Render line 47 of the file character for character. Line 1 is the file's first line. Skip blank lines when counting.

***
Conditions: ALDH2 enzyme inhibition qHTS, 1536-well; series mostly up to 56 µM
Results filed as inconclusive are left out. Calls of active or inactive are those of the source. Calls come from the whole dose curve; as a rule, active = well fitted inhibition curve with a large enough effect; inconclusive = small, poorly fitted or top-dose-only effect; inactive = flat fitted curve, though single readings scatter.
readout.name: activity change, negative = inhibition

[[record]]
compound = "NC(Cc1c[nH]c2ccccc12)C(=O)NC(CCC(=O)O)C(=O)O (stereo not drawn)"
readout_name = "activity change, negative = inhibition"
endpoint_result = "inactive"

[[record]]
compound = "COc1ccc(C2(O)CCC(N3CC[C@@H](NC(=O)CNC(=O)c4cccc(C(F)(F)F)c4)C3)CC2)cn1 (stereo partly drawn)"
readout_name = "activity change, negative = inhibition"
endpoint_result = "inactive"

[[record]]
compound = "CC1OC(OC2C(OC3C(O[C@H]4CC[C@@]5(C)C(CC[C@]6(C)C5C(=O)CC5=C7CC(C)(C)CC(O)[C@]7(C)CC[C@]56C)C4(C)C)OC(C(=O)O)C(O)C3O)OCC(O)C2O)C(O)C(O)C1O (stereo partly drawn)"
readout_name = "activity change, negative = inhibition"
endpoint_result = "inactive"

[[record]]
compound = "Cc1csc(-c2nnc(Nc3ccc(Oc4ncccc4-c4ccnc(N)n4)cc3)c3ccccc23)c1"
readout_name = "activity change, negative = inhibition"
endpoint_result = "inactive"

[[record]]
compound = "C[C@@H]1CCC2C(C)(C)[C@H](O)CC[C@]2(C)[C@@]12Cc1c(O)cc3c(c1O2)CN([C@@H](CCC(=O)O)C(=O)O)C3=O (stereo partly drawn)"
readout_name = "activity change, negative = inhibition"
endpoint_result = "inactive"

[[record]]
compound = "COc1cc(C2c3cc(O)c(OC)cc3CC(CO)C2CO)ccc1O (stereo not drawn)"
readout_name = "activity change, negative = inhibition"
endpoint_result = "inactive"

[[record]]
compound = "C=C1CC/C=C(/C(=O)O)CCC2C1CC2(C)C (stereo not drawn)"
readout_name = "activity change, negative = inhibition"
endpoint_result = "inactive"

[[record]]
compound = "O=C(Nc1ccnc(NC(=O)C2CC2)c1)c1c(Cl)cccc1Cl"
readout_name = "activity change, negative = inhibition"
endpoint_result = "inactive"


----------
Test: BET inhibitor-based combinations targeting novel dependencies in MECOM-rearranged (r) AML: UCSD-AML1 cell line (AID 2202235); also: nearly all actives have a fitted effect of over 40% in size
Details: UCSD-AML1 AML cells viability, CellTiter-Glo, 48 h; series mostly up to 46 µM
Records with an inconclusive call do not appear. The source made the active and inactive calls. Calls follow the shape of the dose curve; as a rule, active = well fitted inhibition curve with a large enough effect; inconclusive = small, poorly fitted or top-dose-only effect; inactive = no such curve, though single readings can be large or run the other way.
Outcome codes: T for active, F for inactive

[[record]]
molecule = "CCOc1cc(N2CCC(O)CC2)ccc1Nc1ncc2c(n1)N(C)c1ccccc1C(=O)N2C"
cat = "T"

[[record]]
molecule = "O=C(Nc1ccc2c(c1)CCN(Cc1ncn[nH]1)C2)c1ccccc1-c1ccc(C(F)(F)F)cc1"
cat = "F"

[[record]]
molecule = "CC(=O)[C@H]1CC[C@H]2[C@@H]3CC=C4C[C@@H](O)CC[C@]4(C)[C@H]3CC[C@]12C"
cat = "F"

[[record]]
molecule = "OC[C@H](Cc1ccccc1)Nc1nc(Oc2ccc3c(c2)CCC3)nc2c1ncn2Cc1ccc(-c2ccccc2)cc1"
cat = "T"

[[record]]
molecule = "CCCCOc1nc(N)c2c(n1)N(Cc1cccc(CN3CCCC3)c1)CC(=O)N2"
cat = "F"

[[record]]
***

[[record]]